Identifying the causes of your stress
It’s natural that not knowing what’s coming next can cause stress and anxiety.
Recognising the physical and emotional signs of stress is a great first step. We’ve created an interactive exercise that explains how stress affects us and ways that we can manage it, it’s called ‘The Stress Vulnerability Bucket’. Give it a go!
When you’re job hunting, you might feel overwhelmed by factors like:
- financial pressures
- family or social pressure to find work
- rejection from job applications/interviews
- not enough time to apply for jobs between study and casual work
A bunch of different causes of stress could be coming together all at once, making things worse. And let’s not forget that young people enter the workforce without decades of experience that they can lean on. This can make things a lot harder, so any feelings of stress or anxiety you might be having are common.
What are some effective ways to manage or reduce job search stress?
There are some simple strategies to help you feel more positive while you apply for roles.
- Practice self-care. Taking care of your physical and mental health is important, even when you're job searching. Eating well, exercising, and practising healthy sleep habits can help you feel more energised and focused.
- How is your headspace? Check out our guide to understanding and managing your mental health.
- Seek support. Talking to friends and family about your job search can help you feel less isolated. You can also seek out career support from a headspace Work and Study specialist.
How do you stay motivated during your job search?
- Set achievable goals. For example, aim to apply for a number of jobs that you feel comfortable with every week.
- Celebrate small wins. Every achievement, big or small, deserves at least a happy dance.
- Learning and improving your job interview skills can help you feel more confident and motivated.
- Get help with your job applications. You don’t have to do it alone, and there are a bunch of tips for applying for jobs in a way that helps employers identify your strengths. Check out our group chat on writing amazing job applications!
- Help employers understand that what you lack in years of experience you make up for in your ability to learn quickly when you’re really passionate about something. Check out these tips for getting a job with less experience.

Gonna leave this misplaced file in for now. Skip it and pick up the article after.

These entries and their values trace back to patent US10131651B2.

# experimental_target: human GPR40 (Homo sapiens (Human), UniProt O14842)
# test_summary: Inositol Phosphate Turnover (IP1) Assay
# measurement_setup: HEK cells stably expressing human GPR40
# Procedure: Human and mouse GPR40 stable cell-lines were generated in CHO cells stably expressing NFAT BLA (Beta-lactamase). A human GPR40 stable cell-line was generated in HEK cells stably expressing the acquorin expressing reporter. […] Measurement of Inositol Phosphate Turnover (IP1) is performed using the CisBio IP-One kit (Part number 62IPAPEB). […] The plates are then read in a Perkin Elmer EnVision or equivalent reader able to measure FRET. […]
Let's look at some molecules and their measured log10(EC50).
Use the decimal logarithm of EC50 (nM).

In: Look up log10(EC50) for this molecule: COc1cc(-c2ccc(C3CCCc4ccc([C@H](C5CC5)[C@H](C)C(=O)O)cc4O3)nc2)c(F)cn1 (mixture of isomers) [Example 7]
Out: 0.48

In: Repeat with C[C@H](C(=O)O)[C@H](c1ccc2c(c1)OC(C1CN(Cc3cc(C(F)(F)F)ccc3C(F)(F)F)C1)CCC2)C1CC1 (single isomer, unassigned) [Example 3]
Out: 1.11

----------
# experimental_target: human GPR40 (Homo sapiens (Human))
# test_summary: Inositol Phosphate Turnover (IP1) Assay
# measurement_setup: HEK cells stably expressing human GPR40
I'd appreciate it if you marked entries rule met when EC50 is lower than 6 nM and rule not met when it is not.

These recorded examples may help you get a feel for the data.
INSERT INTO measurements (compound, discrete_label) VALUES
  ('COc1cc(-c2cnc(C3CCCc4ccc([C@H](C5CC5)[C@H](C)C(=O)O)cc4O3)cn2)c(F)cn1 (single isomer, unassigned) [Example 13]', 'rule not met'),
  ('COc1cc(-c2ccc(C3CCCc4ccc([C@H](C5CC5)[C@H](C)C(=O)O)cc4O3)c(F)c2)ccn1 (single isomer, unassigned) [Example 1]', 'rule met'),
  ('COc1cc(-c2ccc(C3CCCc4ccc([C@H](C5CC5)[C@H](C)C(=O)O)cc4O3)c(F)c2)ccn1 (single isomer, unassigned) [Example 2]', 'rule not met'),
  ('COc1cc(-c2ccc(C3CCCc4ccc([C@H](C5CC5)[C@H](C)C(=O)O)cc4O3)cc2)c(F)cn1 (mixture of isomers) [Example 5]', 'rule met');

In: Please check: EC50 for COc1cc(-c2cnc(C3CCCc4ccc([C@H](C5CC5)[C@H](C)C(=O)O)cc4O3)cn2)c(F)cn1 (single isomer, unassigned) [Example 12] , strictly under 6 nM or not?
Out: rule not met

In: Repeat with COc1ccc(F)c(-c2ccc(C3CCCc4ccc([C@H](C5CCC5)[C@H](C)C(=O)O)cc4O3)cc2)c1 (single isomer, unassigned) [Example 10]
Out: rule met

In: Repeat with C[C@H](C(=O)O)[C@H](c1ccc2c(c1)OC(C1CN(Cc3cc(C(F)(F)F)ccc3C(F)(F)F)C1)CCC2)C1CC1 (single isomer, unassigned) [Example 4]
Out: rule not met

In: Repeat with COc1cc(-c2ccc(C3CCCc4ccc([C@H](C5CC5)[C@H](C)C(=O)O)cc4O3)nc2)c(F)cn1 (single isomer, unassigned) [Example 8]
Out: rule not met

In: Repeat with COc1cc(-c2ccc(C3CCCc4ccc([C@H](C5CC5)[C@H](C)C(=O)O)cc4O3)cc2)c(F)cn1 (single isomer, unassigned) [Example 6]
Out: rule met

- Get help talking to your family. Sometimes, family members can put unnecessary pressure on young people to find work. One way to get help on this is to find ways to communicate clearly as a family.
How do you manage your time while job searching?
Effective time management can help a lot! Treat your job search like a job – creating goals, spaces to work and schedules that can help you stay motivated.
- Set aside a desk or space where you manage your job search.
- Create a schedule that includes job search activities, networking events, and self-care activities to help you stay on track and avoid wasting time.
- Prioritise your tasks for the day and break down your job search. Divide the process into smaller, more manageable steps like updating your resume, creating a cover letter, and researching roles to feel more in control.
- Keep track of your job search activities to stay on top of your progress. Staying organised can help you feel less overwhelmed. There are some simple tools like Trello or Monday.com, where you can easily track your activities and move them into buckets once you’ve completed them.
- Use time-saving tools like email alerts to save time and streamline your job search process.
- Reach out to recruiters for support. They can be an incredible resource for finding roles at organisations that are a strong fit for your aspirations, interests and strengths.
The headspace Content Reference Group oversee and approve clinical resources made available on this website.
Last reviewed July 2023.
Mind.org.uk. (March 2022). Signs and symptoms of stress.